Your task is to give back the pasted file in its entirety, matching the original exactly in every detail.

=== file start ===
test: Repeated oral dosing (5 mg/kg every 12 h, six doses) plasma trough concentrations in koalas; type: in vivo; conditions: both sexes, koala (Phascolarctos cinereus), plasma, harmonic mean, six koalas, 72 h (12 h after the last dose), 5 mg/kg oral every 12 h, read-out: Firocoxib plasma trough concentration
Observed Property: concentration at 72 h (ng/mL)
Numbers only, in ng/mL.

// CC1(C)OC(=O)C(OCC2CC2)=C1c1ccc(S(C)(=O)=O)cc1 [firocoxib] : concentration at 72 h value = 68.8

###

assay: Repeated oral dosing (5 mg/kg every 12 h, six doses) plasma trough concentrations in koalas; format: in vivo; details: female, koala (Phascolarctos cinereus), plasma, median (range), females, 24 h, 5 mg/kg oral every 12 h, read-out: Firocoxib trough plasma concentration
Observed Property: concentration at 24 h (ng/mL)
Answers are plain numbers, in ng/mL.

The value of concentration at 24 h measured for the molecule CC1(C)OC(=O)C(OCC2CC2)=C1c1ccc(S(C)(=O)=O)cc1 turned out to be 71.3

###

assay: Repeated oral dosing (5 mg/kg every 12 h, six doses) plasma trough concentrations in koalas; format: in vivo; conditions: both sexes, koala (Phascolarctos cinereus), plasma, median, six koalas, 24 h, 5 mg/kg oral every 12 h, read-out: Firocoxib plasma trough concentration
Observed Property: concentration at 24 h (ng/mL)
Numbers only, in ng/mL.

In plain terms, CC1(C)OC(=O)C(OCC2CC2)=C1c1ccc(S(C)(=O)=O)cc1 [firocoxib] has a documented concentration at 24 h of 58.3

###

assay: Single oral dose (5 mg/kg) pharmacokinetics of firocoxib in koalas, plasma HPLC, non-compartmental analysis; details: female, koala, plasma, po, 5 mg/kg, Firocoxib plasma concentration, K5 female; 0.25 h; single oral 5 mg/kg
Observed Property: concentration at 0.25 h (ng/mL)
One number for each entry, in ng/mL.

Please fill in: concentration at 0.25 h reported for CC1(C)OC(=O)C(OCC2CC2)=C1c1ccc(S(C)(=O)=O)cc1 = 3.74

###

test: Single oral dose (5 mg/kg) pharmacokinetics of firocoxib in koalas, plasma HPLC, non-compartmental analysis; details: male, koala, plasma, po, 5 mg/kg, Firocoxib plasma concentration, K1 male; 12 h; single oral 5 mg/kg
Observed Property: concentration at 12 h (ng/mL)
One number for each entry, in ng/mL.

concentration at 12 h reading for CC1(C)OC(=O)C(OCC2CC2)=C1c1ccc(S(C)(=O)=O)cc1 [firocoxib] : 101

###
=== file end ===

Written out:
test: Repeated oral dosing (5 mg/kg every 12 h, six doses) plasma trough concentrations in koalas; type: in vivo; conditions: both sexes, koala (Phascolarctos cinereus), plasma, harmonic mean, six koalas, 72 h (12 h after the last dose), 5 mg/kg oral every 12 h, read-out: Firocoxib plasma trough concentration
Observed Property: concentration at 72 h (ng/mL)
Numbers only, in ng/mL.

// CC1(C)OC(=O)C(OCC2CC2)=C1c1ccc(S(C)(=O)=O)cc1 [firocoxib] : concentration at 72 h value = 68.8

###

assay: Repeated oral dosing (5 mg/kg every 12 h, six doses) plasma trough concentrations in koalas; format: in vivo; details: female, koala (Phascolarctos cinereus), plasma, median (range), females, 24 h, 5 mg/kg oral every 12 h, read-out: Firocoxib trough plasma concentration
Observed Property: concentration at 24 h (ng/mL)
Answers are plain numbers, in ng/mL.

The value of concentration at 24 h measured for the molecule CC1(C)OC(=O)C(OCC2CC2)=C1c1ccc(S(C)(=O)=O)cc1 turned out to be 71.3

###

assay: Repeated oral dosing (5 mg/kg every 12 h, six doses) plasma trough concentrations in koalas; format: in vivo; conditions: both sexes, koala (Phascolarctos cinereus), plasma, median, six koalas, 24 h, 5 mg/kg oral every 12 h, read-out: Firocoxib plasma trough concentration
Observed Property: concentration at 24 h (ng/mL)
Numbers only, in ng/mL.

In plain terms, CC1(C)OC(=O)C(OCC2CC2)=C1c1ccc(S(C)(=O)=O)cc1 [firocoxib] has a documented concentration at 24 h of 58.3

###

assay: Single oral dose (5 mg/kg) pharmacokinetics of firocoxib in koalas, plasma HPLC, non-compartmental analysis; details: female, koala, plasma, po, 5 mg/kg, Firocoxib plasma concentration, K5 female; 0.25 h; single oral 5 mg/kg
Observed Property: concentration at 0.25 h (ng/mL)
One number for each entry, in ng/mL.

Please fill in: concentration at 0.25 h reported for CC1(C)OC(=O)C(OCC2CC2)=C1c1ccc(S(C)(=O)=O)cc1 = 3.74

###

test: Single oral dose (5 mg/kg) pharmacokinetics of firocoxib in koalas, plasma HPLC, non-compartmental analysis; details: male, koala, plasma, po, 5 mg/kg, Firocoxib plasma concentration, K1 male; 12 h; single oral 5 mg/kg
Observed Property: concentration at 12 h (ng/mL)
One number for each entry, in ng/mL.

concentration at 12 h reading for CC1(C)OC(=O)C(OCC2CC2)=C1c1ccc(S(C)(=O)=O)cc1 [firocoxib] : 101

###